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SQL performance using union

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  • Guest's Avatar
    Guest replied
    SQL performance using union

    Try the attached code. When you make a query, always eliminate records from outside of the query going inside.
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  • Guest's Avatar
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    SQL performance using union

    I have written a subfile program to display 2 records per page with a subfile size of 10 records. I am using embedded SQL to query a large data file (540K records with 200 columns) which is querying 3 logical files(not join logicals) all using the proper index based on the where condition. The cursor is using a prepared statement and each of the columns are needed for the display. I did not use a left join since there is a strong possibility of null values being returned on 1 or all of the selects. This is running approximately 10 seconds in morning and around 45 secs to 1 minute when system is slow. Any suggestions on this query to improve performance?
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  • M.Savino
    replied
    SQL performance using union

    STRDBG ( you may have to use UPDPROD(*YES) )and then go into Interactive SQL. Paste your Embedded SQL Statement into your session and run it. Then check your Joblog for Messages from the SQL Engine. Sometimes they can be helpful. And have you tried using a Work File to do this? It seems counter-intuitive but if nothing else has worked and you've got the time to try..... Who Knows? (But don't get your hopes up) Also, I think in the examnple below, the work file would contain dupes, whereas your original statement with UNION would not. Mike
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  • Guest's Avatar
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    SQL performance using union

    Joe Pluta wrote: > Otherwise, it seems to me that the system has to build the whole > table internally and then sort it by PlDco and PlPol before giving > you any results. I'd try adding the indices I suggested, but if that > doesn't work, use native code. I also think it has to read in all of the data. How can it optimize for 10 rows when it has to select data from all 3 tables, then sort it to be able to figure out the 10 rows? How many rows are typically returned? If it's a manageable amount, I'd not do the ordering in SQL but in RPG using the sort API. How many times is the program run during the day? If it's more than once an hour, you might consider creating a permanent SQL View and building an Index over it. Bill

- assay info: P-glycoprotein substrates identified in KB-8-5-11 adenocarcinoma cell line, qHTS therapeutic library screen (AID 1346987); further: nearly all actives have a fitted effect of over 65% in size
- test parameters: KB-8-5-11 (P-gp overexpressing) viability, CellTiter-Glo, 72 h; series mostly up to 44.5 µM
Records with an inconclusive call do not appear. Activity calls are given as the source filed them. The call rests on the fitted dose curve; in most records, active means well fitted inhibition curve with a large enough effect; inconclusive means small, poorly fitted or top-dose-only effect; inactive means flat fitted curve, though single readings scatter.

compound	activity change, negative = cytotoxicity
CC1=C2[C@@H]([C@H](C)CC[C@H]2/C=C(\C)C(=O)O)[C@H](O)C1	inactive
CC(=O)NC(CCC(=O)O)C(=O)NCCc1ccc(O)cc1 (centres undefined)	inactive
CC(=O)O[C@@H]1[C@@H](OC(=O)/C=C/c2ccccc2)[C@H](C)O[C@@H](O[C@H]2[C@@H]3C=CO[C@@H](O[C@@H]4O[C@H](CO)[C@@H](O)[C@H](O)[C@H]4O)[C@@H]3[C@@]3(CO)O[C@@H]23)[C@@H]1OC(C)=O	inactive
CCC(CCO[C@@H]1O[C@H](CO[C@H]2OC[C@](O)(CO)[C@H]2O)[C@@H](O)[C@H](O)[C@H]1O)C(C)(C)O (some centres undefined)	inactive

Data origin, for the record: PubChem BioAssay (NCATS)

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  • J.Pluta
    replied
    SQL performance using union

    If I were doing this natively, I would have the following logical views: LF1: (PlSsn, PlDco, PlPol) LF2: (PlHic, PlDco, PlPol) LF3: (PlAdr2, PlCity, PlSt, PlZip5, PlDco, PlPol) Then I would read LF1 with the SSN, LF2 with the HIC and LF3 with the address information. Then I would perform matching record logic on PlDco and PlPol to determine which records to process. Otherwise, it seems to me that the system has to build the whole table internally and then sort it by PlDco and PlPol before giving you any results. I'd try adding the indices I suggested, but if that doesn't work, use native code. Joe

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  • Guest's Avatar
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    SQL performance using union

    If it's not possible for the records to have identical values, you could use UNION ALL instead of UNION to avoid the overhead of the "remove duplicates" logic of UNION.

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  • dacust
    started a topic SQL performance using union

    SQL performance using union

    You could create 6 EVIs, 1 each over P1Adr2, P1Cty, P1St, P1Zip5, P1Ssn and P1Hic. This might help, and then it might not. And when you say the 3 logicals have the "proper" index based on the where condition, what are those logicals? To help the where clause, you might need a logical built over the same fields listed above, again a single logical for each field. If this is a single physical file, you might be better to do a complex if statement instead of the union. Specifying a logical on the select from doesn't normally get you anything. All it does is guarantee that the optimizer will consider that logical for the query. Unless your wuery is really complicated, or there are hundreds of logicals on the file, the optimizer will find that logical anyway and use it if it's the best way. It doesn' harm anything to specify the logical, but it probably doesn't help either. An if statement that uses parenthesis and and/or logic in a single select, with an EVI for each of the fields in the where clause may well run faster. That'd be what I'd try. -dan
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